On Ministerial Integrity and the Church of Rome

First, let me apologize for my absence, but the amount of time that this internship is taking up on my part (at least right now) is unreal. I’ll be posting as I’m able to.

Now, on to our subject for today: Jason Stellman’s abandonment of justification sola fide, and the doctrine of sola scriptura.

For those of you not of the Reformed and Presbyterian stripe, this is the latest “controversy” to rock our little corner of the broader Christian swimming pool. Pastor Stellman was the pastor of Exile Presbyterian Church, is the author of Dual Citizens, and prosecuted Dr. Peter Leithart for holding views of baptism that were beyond the pale of the Westminster Confession of Faith.

Several weeks ago, he posted his “Farewell Letter” over at his blog Creed Code Cult, and the blog’s combox has exploded with comments, most of which coming from the Reformed side of things fall into the “decidedly nasty and unhelpful” category. Most of the comments from the Roman Catholic/Eastern Orthodox side of things tend to be gloating. Neither reaction is terribly helpful.

Our response to this should be heartbreak and honesty. Heartbreak for Jason, his family, and the members of Exile Presbyterian Church. Jason has taken an absolute flogging on the blogs for his decision to leave the Presbyterian Church in America, and apparently all of Protestantism generally considered, for something else entirely. It remains to be seen whether that will be the Church of Rome, or one of the autocephalous Eastern Orthodox churches. I can only imagine the sense of “unrealness” that Jason’s family has to be experiencing, along with their own heartbreak at the responses, many of which are just plain cruel, that Jason is getting to his decision. Then there’s his church, Exile, which is, by all accounts, weathering this storm pretty well, but still experiencing confusion at the loss of their pastor.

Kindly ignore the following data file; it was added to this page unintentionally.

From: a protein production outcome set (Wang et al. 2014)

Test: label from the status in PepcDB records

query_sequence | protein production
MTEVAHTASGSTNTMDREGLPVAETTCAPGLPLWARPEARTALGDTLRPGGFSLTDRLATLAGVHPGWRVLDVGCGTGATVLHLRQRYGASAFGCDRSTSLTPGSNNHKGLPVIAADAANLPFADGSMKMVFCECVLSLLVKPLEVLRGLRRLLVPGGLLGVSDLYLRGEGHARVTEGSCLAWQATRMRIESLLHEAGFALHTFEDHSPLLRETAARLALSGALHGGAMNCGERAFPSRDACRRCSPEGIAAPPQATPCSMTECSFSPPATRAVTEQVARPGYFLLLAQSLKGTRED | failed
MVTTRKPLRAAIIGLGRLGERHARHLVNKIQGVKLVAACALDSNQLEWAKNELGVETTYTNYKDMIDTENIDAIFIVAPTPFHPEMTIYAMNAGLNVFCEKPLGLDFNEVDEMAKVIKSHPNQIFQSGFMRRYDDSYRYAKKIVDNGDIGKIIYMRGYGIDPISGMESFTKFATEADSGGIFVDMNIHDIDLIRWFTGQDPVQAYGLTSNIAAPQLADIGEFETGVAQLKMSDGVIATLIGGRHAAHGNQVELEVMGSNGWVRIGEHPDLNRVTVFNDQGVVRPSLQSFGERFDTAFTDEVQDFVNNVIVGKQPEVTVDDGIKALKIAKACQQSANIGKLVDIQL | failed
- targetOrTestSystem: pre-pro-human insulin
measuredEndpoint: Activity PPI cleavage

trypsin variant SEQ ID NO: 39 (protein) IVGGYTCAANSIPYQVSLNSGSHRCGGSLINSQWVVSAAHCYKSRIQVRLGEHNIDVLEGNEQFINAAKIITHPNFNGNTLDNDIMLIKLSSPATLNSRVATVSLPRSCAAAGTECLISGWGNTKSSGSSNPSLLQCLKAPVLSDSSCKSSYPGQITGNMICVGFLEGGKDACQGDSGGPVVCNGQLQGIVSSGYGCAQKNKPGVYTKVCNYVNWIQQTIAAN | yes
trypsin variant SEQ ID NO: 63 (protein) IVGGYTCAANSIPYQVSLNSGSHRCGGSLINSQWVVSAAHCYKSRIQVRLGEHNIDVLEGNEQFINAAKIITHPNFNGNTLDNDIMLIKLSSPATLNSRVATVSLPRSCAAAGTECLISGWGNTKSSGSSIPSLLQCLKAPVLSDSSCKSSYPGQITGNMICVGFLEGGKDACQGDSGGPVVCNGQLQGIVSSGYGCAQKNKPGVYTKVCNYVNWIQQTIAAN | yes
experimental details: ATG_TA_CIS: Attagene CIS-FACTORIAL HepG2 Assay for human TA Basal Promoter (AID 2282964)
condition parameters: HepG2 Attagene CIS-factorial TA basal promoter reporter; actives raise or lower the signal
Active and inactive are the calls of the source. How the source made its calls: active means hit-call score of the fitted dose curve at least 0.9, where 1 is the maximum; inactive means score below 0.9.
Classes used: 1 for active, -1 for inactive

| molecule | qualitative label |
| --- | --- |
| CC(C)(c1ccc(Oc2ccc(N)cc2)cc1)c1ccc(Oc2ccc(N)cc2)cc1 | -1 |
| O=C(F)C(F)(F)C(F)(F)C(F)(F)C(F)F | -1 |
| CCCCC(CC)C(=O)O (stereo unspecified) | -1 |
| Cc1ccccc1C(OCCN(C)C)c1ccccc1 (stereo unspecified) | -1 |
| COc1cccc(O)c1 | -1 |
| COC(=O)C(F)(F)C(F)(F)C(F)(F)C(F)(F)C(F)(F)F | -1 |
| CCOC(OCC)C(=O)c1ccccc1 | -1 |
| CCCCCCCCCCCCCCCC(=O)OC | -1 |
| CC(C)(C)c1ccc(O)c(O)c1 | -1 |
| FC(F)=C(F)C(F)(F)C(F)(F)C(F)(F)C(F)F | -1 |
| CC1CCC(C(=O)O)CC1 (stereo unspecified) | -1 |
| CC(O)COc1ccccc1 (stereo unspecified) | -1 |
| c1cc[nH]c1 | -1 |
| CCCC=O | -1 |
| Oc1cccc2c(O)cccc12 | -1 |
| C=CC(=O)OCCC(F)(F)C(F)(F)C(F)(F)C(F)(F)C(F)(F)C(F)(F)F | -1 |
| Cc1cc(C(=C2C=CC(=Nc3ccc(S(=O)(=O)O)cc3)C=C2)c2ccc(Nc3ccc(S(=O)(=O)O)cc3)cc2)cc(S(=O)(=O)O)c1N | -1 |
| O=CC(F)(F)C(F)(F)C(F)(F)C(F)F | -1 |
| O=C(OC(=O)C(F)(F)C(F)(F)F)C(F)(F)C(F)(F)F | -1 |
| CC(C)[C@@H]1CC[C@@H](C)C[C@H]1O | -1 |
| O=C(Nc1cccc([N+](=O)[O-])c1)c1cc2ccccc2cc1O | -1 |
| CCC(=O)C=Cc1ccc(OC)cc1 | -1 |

But in all of this we must be honest.

I cannot and do not agree with Jason’s statement that there is “a much more biblical paradigm for understanding the gospel” than justification by faith alone. From the perspective of any honest Protestant, this is an abandonment of the gospel. I cannot, and will not, be dishonest with my readers on this point, or on the following one: I stand by the form of the Westminster Confession of Faith prior to it’s revision in 1903 that declares the pope to be Antichrist (and we don’t mean this in the nutty, Left Behind sort of way). I believe and confess that with the Council of Trent (1545-1563), Roman Catholicism fell into apostasy, and cannot be considered, on the whole, a true church.